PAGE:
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English Idioms and Idiomatic Expressions 


Alphabetical List of Idioms B, page 10

Idioms B, page 10:  from:   'blank cheque'   to:   'blow away the cobwebs'


  • (a) blank cheque
    • If you give someone a blank cheque, you authorise them to do what they think is best in a difficult situation.
      "Tom was given a blank cheque and told to negotiate the best deal possible."

  • (a) wet blanket
    • To refer to someone as a wet blanket  means that they spoil other people's fun, or make an event less enjoyable than it could have been.
      "Come on Mike! Don't be such a wet blanket. You're spoiling the party!"

  • (a) blessing in disguise
    • A blessing in disguise refers to something that is unpleasant at first but later turns out to have advantages.
      "Missing the plane was a blessing in disguise - that's how he met his wife. She was a member of the crew on the next flight!"

  • (a) blind alley
    • If you go up a blind alley, you follow an ineffective course of action which leads nowhere, or produces no results.
      "The suspect's 'revelations' lead the police up a blind alley."

  • (as) blind as a bat
    • Someone whose vision is very poor, or who is unable to see anything, is (as) blind as a bat.
      "Without his glasses, the old man is as blind as a bat."

  • (the) blind leading the blind
    • The expression 'the blind leading the blind' describes a person with very little ability trying to help or guide a person with no ability.
      "Don't ask Sofia to translate it. She hardly speaks a word of English herself. It would be a case of the blind leading the blind."

  • blind someone with science
    • If someone tries to blind you with science, they confuse you with their knowledge by using difficult or technical words.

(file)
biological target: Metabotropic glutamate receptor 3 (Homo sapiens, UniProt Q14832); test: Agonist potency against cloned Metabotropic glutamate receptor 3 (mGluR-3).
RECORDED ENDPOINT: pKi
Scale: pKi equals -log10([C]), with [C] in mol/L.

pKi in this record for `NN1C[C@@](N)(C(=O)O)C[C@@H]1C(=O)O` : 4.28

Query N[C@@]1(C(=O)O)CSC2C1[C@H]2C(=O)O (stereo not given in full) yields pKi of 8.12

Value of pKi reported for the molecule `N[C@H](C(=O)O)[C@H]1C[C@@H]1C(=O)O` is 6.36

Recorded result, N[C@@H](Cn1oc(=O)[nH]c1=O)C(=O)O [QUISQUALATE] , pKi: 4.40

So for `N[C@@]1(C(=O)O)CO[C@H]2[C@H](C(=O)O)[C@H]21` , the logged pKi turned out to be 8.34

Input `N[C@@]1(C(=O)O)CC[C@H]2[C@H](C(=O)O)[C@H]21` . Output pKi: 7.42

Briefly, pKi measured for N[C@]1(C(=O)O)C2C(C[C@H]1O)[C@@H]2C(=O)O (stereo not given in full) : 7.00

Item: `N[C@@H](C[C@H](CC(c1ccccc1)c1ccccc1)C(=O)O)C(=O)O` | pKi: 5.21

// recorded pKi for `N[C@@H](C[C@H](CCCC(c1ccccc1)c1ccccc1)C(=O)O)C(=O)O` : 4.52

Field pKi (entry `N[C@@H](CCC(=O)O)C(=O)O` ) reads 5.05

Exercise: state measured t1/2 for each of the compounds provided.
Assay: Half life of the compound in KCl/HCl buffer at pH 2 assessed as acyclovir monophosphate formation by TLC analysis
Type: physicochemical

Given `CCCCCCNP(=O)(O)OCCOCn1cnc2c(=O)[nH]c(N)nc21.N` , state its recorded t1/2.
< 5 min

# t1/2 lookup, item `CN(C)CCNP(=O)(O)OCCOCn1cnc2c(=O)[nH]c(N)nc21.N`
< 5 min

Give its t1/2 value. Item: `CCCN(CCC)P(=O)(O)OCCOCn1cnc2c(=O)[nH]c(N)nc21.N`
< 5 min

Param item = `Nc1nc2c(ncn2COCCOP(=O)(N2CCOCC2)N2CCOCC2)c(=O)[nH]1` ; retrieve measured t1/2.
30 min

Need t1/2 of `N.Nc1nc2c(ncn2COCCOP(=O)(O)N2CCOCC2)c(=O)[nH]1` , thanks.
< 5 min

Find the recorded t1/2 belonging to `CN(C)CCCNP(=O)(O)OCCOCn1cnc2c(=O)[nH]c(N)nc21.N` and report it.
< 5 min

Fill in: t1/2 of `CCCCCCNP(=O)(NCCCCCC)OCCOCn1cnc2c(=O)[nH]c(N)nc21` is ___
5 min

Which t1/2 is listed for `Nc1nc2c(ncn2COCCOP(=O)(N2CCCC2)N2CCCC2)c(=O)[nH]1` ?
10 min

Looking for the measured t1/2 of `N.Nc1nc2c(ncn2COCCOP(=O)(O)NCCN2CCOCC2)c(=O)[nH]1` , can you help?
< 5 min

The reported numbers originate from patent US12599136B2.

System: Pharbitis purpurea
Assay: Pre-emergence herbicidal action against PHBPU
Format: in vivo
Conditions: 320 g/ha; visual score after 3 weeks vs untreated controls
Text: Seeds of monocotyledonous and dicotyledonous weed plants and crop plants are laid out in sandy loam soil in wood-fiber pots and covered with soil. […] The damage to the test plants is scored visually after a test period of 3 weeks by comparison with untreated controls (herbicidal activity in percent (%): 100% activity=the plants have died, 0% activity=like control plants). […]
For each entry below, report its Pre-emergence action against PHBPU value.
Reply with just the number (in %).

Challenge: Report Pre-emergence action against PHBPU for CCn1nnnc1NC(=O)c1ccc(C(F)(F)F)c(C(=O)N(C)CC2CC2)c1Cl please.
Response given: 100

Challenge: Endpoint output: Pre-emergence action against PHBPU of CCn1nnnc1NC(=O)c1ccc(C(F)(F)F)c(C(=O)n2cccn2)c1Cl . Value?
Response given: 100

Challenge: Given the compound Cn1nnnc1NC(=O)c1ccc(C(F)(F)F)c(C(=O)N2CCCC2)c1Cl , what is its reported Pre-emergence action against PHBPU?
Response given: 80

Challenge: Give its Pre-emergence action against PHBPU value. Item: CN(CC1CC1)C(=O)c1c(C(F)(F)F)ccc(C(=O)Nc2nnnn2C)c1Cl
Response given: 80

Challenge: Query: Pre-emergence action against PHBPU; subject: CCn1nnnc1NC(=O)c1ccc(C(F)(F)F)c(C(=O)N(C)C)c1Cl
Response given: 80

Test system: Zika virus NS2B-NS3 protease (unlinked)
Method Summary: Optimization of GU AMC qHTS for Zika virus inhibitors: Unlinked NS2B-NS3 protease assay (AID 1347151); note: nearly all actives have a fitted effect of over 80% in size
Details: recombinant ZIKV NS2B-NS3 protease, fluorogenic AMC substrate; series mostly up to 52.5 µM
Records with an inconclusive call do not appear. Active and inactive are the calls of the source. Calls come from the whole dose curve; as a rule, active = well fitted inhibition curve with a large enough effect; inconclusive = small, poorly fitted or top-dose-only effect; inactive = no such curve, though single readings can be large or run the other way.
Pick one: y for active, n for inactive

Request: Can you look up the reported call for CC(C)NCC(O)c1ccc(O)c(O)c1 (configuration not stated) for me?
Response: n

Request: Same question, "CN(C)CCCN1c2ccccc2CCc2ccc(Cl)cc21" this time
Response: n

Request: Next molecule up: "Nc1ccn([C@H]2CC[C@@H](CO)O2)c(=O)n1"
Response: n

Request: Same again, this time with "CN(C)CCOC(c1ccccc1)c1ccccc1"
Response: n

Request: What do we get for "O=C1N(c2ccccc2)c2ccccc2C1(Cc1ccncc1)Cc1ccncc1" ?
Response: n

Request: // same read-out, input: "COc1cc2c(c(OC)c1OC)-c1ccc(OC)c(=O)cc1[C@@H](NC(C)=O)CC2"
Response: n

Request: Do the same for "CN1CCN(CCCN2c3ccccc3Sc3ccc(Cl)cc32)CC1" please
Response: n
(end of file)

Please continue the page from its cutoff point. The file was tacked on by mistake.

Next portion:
"When you ask Tim for a simple explanation, he blinds you with science."

  • (in the) blink of an eye
    • If something happens in the blink of an eye, it happens nearly instantaneously, with hardly enough time to notice it.
      "The pickpocket disappeared in the blink of an eye."

  • on the blink
    • If a machine is on the blink, a light flickering on and off shows that it is not working properly and needs servicing or repair.
      "What a nuisance! The photocopier is on the blink again."

  • blockbuster
    • Something that is outstanding, impressive or particularly successful, such as a film or a book ,is called a blockbuster.
      "The TV series was a blockbuster."

  • makes your blood boil
    • If something makes your blood boil, it makes you really angry.
      "His condescending attitude made my blood boil!"

  • makes your blood run cold
    • If something makes your blood run cold, it shocks or scares you a lot.
      "The look in the prisoner's eyes made my blood run cold."

  • (get) blood out of a stone
    • The expression 'get blood from a stone' refers to something that is very difficult to obtain.
      "Negotiating a reduction from that company is like getting blood from a stone!"

  • blood, sweat and tears
    • A project or action which involves blood, sweat and tears requires a lot of effort and hard work.
      "His success wasn't due to luck; it was blood, sweat and tears all the way."

  • blot one's copy-book
    • Someone who blots their copy-book does something to spoil their good record or reputation.
      "He blotted his copy-book when he was arrested for speeding."

  • blow away the cobwebs
    • If something blows away the cobwebs, it makes you feel more lively and refreshes your ideas.
      "Let's get out of the house. A walk on the beach will blow away the cobwebs!"

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 alphabetical lists B ... id_B11-blow-board.html



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